Government pushing ahead with traffic light system despite strong opposition

Kristin Hall
Source: 1News

The Government’s pushing ahead with the traffic light system despite strong opposition from independent health experts and Māori leaders.

A group of Māori organisations including hapū, iwi leaders, health professionals, the Māori Women’s Welfare League and the NZ Māori Council met with Government ministers over the weekend to discuss the proposed traffic light system.

The traffic light system will replace the alert level system. More details will be announced on Friday, but Prime Minister Jacinda Ardern has signalled the implementation of the system will be tied to vaccination rates and vaccination targets.

1News understands the green light setting would be for when cases are isolated and restrictions would be very limited, like Alert Level 1.

If case numbers increase to form clusters the orange light setting would mean limits on entry into venues, with vaccination status to be a factor in whether people get let in.

At the red setting, when there are multiple clusters in different areas, there'd be restrictions on gatherings and travel, but it would be more akin to an Alert Level 2.5 than a lockdown.

Mike Smith from the National Iwi Chairs forum says “very serious issues” with the traffic light framework were raised “by everyone” during Zoom meetings which were held with the Government’s Māori caucus on Friday, Saturday and Sunday.

“After forming a position on the governments traffic light model, a strong joint statement was presented to the Crown last night to make it absolutely clear that we reject the traffic light framework,” Smith says.

“We fully understand the need to urgently develop systems to manage Covid within communities, however serious equity issues have yet to be resolved - such as community capacity to manage isolation; hospital capacity to manage extreme cases and care; wrap around care; welfare support and resourcing.”

National Iwi Chairs Pandemic response group spokesperson Lisa Tumahai says Māori groups should have been consulted on the plan “right from the start”.

“Māori and Pacific vaccination rates have to increase to the same level as other New Zealanders, otherwise the infection and mortality rate will disproportionally effect our vulnerable communities”

National Urban Māori Authority Lady Tureiti Moxon says “a lot more consultation” needs to happen before Māori groups will get on board as 66 per cent of New Zealanders overall are fully vaccinated but only 45 per cent of Māori have received both doses.

“What I would like to see is the Māori voice in there, that we are co-designing that whole thing together and it’s not just thrust on us to make a decision about it.

“We have to be realistic. When we came out of lockdown last time the numbers spiked, all the predictions are saying it’s going to get worse, it's not going to get better, it's certainly going to get worse for Māori and Pasifika in particular.”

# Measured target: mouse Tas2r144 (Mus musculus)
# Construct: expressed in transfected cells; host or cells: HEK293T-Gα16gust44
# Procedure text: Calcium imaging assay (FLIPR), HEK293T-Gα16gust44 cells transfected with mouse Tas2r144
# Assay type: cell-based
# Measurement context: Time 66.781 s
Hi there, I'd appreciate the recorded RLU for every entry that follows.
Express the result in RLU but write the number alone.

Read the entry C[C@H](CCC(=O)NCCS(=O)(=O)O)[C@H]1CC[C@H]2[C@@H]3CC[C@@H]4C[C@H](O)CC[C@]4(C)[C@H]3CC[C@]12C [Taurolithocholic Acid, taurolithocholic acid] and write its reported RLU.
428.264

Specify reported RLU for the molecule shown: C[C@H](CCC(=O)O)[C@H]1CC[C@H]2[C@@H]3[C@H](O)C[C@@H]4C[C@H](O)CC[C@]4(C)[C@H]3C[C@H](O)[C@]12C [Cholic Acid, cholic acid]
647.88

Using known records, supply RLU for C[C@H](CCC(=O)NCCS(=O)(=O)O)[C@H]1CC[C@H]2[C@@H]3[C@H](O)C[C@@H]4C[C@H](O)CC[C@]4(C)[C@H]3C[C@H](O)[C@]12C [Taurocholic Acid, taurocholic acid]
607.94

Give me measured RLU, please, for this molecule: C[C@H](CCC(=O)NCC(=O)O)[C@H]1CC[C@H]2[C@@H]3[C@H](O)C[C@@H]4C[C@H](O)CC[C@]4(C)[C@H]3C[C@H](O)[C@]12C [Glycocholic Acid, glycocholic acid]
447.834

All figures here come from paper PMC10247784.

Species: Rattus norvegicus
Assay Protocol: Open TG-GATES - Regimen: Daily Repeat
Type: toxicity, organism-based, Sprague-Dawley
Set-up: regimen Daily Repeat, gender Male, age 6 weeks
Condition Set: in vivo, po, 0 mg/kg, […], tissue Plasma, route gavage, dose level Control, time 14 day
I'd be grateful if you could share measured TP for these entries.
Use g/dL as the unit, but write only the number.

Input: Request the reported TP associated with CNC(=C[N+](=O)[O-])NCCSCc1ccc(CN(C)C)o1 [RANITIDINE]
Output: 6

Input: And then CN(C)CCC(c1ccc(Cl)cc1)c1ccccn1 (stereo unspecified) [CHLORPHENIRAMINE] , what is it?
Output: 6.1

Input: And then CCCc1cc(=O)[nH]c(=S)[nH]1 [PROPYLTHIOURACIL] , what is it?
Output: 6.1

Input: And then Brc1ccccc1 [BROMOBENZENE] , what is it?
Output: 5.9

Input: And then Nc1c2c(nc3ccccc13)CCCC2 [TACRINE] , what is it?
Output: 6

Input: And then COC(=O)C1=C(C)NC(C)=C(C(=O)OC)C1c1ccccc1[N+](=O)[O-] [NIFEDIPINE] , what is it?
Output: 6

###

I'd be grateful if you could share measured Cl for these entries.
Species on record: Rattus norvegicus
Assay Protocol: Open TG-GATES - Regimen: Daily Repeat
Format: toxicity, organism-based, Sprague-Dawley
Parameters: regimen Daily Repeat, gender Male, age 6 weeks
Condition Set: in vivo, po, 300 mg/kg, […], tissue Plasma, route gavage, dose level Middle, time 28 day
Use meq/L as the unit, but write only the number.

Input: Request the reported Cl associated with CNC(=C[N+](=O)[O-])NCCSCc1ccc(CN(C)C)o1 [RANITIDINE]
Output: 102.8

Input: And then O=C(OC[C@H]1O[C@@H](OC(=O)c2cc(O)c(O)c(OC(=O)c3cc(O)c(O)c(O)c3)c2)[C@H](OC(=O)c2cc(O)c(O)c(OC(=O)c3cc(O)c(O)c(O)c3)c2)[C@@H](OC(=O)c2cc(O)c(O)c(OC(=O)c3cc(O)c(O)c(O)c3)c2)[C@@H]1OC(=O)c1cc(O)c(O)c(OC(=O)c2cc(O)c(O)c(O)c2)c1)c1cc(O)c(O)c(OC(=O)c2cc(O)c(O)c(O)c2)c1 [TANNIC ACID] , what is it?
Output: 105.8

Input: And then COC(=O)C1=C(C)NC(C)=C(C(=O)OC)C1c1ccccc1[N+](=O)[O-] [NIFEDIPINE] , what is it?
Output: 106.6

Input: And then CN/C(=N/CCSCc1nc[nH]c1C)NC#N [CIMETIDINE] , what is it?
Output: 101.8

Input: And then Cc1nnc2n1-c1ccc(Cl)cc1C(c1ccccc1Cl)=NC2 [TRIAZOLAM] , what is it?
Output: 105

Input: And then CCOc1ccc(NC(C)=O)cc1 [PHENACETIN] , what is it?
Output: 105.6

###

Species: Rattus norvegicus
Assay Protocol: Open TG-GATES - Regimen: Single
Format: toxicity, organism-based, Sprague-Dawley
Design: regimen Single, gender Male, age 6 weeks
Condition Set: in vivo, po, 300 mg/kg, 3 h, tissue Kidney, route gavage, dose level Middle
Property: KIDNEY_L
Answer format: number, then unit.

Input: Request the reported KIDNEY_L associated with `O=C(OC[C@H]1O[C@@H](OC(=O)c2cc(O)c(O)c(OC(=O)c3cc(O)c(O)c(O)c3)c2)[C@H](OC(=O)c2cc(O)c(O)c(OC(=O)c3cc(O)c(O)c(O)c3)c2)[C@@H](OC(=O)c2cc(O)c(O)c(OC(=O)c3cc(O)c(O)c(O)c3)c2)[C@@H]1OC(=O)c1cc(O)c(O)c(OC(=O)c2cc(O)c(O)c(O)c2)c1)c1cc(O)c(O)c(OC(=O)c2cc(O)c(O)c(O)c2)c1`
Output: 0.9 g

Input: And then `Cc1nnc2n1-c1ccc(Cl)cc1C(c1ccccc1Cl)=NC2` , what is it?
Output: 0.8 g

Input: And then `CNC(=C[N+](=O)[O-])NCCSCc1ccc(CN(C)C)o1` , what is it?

It comes after serious concern with the traffic light system were voiced by a group of independent virologists, epidemiologists and public health experts during a meeting with Ministry of Health representatives and the Prime Minister’s Chief Science Advisor Juliet Gerrard last Thursday.

Experts in the meeting told 1News there was “near unanimous” opposition to the traffic light system which has been described as “unworkable”, “not-fit for purpose” and “too simplistic”.

Māori leaders and independent experts alike have told 1 News that consultation has felt rushed, with one saying the meeting felt like a “sham consultation”.

“There’s real consultation and sham consultation. Sham consultation is when the decision has already been made anyway.”

Another expert told 1News they were worried Māori and Pasifika would bear the brunt of the changes proposed.

“The isn’t a lot of support for traffic light system, although it seems elegant and simple, with only three levels it’s more problematic.

"There appears to be confusion among the experts so you can imagine it’ll be problematic when it goes to the public.

“Nearly 30 of NZ’s best public health brains have either trashed it or are ambivalent about it. It’s not the car that we want to buy” they told 1News.

Another expert who was consulted on the plan says the loosening of restrictions earlier this month and the resulting jump in case numbers means things are going to be “messy” in 2022.

“Traffic lights don’t work well when things are messy. We could easily have a major crisis before Christmas. I don’t think a simplified version [of the alert levels] is going to work. If that version of the plan is announced, it would suggest they’re not listening.”

When asked about the concerns around the traffic light plan Prime Minister Jacinda Ardern hinted at changes to come.

“Whilst we’re sharing that framework, we’re not always at a point where we’ve concluded the way it will be implemented and how we will do it safely. My view is once we talk more about that, that may satisfy some of the concerns that exist.”

She said the Government’s approach will still aim to keep people safe from Covid-19.

“One of the things people are looking for is when will we start using it, and my message is - when we have a highly vaccinated population, and I think that’ll make a big difference for people to hear that.”